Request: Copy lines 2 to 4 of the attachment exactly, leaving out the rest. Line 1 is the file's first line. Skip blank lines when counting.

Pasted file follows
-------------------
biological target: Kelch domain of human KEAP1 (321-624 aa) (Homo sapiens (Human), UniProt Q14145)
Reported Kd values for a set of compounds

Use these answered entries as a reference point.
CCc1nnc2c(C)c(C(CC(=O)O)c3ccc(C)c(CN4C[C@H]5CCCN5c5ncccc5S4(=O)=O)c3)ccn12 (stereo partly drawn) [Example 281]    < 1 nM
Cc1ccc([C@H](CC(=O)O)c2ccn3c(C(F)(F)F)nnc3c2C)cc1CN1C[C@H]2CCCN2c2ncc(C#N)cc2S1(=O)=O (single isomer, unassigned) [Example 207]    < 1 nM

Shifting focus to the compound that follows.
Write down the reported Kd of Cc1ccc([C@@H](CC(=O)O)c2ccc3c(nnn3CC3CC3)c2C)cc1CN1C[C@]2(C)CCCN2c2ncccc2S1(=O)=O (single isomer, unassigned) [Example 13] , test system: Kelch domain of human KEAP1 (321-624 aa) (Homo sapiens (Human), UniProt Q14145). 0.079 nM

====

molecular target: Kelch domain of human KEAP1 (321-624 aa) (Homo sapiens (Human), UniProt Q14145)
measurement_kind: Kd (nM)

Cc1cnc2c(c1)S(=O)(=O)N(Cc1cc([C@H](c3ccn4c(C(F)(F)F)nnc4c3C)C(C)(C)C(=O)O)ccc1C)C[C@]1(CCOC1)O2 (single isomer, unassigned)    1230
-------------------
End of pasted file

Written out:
Reported Kd values for a set of compounds

Use these answered entries as a reference point.
CCc1nnc2c(C)c(C(CC(=O)O)c3ccc(C)c(CN4C[C@H]5CCCN5c5ncccc5S4(=O)=O)c3)ccn12 (stereo partly drawn) [Example 281]    < 1 nM